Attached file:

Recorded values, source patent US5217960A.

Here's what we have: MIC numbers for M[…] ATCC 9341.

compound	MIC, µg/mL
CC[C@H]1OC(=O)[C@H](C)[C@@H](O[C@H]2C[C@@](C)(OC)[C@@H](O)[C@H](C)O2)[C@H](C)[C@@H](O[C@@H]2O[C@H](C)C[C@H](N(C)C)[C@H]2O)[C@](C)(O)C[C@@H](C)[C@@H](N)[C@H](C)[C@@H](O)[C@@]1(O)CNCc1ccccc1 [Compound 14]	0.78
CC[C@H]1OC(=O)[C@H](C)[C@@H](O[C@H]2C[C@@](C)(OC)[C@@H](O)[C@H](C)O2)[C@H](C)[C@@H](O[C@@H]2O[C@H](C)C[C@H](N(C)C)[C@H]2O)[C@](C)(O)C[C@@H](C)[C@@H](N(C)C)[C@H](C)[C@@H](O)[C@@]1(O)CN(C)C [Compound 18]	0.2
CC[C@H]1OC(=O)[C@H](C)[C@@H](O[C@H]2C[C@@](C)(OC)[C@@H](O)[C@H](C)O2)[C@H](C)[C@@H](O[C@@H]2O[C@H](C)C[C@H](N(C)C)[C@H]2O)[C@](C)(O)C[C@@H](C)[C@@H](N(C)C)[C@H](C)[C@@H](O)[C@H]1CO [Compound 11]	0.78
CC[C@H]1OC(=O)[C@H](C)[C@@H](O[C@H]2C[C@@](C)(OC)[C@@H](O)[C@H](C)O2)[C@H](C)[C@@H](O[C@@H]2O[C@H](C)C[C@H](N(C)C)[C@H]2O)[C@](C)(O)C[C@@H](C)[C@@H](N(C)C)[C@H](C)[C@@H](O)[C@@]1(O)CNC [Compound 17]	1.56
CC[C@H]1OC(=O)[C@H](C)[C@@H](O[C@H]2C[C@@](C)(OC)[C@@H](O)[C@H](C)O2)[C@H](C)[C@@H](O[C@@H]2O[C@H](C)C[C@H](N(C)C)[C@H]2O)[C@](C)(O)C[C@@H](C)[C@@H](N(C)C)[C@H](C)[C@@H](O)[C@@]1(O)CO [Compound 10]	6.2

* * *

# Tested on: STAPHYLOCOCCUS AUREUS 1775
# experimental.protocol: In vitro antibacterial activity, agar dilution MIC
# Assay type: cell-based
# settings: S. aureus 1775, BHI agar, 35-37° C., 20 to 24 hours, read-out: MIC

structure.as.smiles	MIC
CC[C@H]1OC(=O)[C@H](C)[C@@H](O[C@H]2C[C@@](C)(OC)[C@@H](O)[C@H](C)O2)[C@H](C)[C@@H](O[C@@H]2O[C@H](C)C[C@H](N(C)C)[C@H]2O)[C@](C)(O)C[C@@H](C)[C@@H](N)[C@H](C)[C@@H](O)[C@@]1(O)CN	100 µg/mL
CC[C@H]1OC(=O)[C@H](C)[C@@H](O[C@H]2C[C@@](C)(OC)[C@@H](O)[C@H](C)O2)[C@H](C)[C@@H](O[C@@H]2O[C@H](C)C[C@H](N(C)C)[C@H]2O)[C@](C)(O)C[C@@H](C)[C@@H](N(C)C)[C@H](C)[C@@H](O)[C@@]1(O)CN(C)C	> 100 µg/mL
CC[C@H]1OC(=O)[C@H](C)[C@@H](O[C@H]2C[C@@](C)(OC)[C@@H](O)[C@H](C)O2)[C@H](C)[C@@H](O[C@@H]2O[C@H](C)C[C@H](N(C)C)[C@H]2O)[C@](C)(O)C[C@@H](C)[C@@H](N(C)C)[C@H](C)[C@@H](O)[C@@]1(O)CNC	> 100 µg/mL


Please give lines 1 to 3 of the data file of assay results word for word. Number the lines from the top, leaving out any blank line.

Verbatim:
Recorded values, source patent US5217960A.

Here's what we have: MIC numbers for M[…] ATCC 9341.

compound	MIC, µg/mL